Although diabetes can't be cured, it can be managed and kept under control. Anyone diagnosed with diabetes should seek treatment immediately to prevent associated illnesses.
The type of treatment depends on the type of diabetes.
In both types, dietary measures play a crucial role. Specially trained dieticians can offer invaluable advice on suitable foods - see the Healthy living section.
Type 1 is treated with insulin and by eating a healthy diet
Treating type 1 diabetes
Type 1 is treated with insulin and by eating a healthy diet. Insulin can't be taken by mouth because the digestive juices in the stomach destroy it. This means that for most people it has to be given by injections. Most people find giving the injections simple and relatively painless, since the needle is so fine.
How often someone needs to inject depends on what their diabetes specialist has recommended, and which type of insulin they're using. Insulin is given at regular intervals throughout the day, usually two to four times.
Each injection may contain one, or a combination of different types of insulin, which act for a short, intermediate or longer period of time.
Injections can be given using either a traditional needle and plastic syringe, or with an injection pen device, which many people find more convenient.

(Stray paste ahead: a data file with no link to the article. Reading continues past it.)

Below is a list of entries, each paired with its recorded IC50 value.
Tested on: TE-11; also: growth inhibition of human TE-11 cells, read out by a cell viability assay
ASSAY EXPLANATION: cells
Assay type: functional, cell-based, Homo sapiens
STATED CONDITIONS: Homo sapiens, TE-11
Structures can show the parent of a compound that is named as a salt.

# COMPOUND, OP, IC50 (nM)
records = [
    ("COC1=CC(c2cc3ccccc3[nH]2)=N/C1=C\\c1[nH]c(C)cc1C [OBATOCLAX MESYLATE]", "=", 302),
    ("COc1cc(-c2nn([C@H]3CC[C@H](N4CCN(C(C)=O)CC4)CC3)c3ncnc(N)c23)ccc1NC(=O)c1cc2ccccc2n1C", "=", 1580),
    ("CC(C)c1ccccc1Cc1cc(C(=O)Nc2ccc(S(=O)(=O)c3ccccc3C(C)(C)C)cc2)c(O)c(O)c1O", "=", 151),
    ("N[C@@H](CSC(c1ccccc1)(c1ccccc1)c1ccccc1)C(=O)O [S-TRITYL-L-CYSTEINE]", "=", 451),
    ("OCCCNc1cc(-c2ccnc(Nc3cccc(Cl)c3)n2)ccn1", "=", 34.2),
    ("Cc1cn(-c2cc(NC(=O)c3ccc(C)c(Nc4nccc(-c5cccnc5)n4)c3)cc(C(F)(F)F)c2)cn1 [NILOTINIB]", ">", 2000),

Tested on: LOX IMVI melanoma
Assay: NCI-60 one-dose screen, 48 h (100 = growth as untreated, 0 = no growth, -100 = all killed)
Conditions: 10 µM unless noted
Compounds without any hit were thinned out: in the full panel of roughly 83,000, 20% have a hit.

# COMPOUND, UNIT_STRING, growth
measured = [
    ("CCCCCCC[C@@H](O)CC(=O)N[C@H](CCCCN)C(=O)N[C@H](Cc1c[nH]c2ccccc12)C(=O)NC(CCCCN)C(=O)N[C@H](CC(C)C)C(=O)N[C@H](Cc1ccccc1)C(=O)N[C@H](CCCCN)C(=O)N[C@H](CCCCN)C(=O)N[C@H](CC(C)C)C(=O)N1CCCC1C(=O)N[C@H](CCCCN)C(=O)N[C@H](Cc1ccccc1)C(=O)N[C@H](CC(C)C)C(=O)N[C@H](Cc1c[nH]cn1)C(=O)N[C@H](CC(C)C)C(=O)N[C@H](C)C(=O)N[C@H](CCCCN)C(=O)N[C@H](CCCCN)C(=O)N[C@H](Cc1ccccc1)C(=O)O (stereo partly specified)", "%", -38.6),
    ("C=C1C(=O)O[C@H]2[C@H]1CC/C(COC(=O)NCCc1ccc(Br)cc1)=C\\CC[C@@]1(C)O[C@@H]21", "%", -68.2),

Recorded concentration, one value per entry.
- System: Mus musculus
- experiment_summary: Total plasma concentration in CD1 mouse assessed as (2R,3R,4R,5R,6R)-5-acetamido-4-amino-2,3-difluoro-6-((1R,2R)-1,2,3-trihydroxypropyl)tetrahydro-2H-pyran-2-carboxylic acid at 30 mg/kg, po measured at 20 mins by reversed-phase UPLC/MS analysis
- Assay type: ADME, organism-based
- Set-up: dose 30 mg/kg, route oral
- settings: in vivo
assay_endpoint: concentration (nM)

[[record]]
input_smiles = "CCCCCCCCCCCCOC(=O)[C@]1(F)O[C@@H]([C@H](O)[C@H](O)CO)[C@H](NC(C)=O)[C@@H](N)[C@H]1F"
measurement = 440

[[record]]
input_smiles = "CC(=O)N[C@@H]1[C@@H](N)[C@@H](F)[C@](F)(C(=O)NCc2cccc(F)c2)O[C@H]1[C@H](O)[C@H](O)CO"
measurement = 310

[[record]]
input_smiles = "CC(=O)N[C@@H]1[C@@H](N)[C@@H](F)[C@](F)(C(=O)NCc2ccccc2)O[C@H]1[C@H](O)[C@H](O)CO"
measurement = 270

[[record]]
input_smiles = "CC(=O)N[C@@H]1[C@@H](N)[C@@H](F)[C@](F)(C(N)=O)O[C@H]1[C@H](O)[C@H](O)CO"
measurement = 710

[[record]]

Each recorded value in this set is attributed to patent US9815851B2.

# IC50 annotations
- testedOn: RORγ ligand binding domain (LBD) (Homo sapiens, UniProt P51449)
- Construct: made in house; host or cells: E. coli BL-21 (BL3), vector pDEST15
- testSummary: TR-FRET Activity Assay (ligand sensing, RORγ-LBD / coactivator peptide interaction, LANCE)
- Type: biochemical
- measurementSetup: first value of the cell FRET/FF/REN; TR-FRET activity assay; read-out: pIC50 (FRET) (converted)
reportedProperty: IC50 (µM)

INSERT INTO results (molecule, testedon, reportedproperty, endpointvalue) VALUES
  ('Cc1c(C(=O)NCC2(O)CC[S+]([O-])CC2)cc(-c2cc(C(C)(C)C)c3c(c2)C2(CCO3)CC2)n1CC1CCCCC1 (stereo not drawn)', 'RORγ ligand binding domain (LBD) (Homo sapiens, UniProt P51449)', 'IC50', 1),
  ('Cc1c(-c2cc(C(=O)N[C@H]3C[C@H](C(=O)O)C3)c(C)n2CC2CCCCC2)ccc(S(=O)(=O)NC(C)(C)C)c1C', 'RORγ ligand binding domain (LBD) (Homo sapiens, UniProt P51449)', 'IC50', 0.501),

An automatic insulin pump is available, which means that fewer injections are needed. The needle is sited under the skin, and connected to a small electrical pump that attaches to a belt or waistband and is about the size of a pager. Inside is a reservoir of fast-acting insulin which is delivered continuously at an adjustable rate.
Inhaled insulin has recently become available for treating people with a proven needle phobia or people who have severe trouble injecting.
What is insulin?
Insulin was first used to treat diabetes in 1921. Under normal circumstances, it's made by beta cells that are part of a cluster of hormone-producing cells in the pancreas.
The hormone regulates the level of glucose in the blood, preventing the level from going too high. Insulin enables cells to take up the amount of glucose they need to provide themselves with enough energy to function properly. It also allows any glucose left over to be stored in the liver.
Most insulin used today is 'human insulin', although some people still use insulin from cows and pigs. 'Human insulin' is a product of genetic engineering, where bacteria bred in a laboratory are given a gene that allows them to produce insulin.
Type 2 may have been considered the 'milder' form of diabetes in the past, but this is no longer the case
Treating type 2 diabetes
Type 2 may have been considered the 'milder' form of diabetes in the past, but this is no longer the case. For many people, type 2 diabetes can be controlled by diet alone. Medication in tablet form is used when diet doesn't provide adequate control.
The different types of tablets work by one of these methods:
- helping the pancreas to make more insulin
- increasing the use of glucose and decreasing glucose production
- slowing down the absorption of glucose from the intestine
- stimulating insulin release from the pancreas
- enabling the body to use its natural insulin more effectively
Over time, a careful diet combined with oral medication may not be sufficient to keep the diabetes under control. If this is the case then insulin injections may be recommended.